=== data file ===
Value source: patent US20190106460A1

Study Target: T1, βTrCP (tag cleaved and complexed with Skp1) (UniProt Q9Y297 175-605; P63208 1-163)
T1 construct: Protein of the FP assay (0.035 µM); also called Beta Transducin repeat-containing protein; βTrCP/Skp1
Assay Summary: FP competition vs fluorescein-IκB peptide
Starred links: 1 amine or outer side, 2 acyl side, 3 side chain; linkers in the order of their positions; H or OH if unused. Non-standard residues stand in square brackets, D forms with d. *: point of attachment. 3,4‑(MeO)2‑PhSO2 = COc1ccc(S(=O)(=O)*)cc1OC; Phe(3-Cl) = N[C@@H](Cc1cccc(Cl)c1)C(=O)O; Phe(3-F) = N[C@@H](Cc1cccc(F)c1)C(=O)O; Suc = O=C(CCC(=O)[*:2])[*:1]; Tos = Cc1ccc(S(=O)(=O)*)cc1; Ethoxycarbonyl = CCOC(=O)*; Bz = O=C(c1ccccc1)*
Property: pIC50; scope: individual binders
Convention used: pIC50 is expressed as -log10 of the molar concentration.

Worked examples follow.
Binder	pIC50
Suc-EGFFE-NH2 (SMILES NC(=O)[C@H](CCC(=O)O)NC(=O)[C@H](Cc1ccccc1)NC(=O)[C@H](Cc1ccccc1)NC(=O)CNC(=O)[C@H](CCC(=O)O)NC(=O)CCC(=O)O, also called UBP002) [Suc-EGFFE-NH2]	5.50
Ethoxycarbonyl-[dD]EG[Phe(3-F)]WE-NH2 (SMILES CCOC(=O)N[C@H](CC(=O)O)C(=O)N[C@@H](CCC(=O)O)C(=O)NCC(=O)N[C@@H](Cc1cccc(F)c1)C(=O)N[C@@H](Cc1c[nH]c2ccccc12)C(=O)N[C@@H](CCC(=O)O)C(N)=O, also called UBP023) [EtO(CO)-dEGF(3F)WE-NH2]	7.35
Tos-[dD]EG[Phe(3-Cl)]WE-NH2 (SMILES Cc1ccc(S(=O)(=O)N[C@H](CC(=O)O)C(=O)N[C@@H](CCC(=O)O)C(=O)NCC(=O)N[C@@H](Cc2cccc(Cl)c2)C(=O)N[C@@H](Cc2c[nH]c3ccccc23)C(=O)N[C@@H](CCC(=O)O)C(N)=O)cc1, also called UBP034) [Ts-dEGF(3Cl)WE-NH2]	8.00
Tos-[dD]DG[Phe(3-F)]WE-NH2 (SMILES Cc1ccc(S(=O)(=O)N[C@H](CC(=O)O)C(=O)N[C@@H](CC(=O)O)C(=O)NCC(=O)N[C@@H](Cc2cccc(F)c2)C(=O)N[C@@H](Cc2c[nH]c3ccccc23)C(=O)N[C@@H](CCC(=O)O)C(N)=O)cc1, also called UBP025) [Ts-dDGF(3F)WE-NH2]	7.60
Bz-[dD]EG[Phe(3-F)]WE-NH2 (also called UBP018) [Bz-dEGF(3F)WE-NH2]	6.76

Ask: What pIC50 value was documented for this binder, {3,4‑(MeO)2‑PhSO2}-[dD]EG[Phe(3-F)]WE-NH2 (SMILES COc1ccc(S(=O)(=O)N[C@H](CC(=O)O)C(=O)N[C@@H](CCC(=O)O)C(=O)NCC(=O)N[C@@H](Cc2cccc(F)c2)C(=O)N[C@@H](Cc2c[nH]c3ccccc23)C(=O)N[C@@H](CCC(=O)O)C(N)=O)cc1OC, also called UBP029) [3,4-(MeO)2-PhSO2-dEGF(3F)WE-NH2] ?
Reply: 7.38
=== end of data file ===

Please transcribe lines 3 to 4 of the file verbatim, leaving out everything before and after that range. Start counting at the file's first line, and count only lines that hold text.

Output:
T1 construct: Protein of the FP assay (0.035 µM); also called Beta Transducin repeat-containing protein; βTrCP/Skp1
Assay Summary: FP competition vs fluorescein-IκB peptide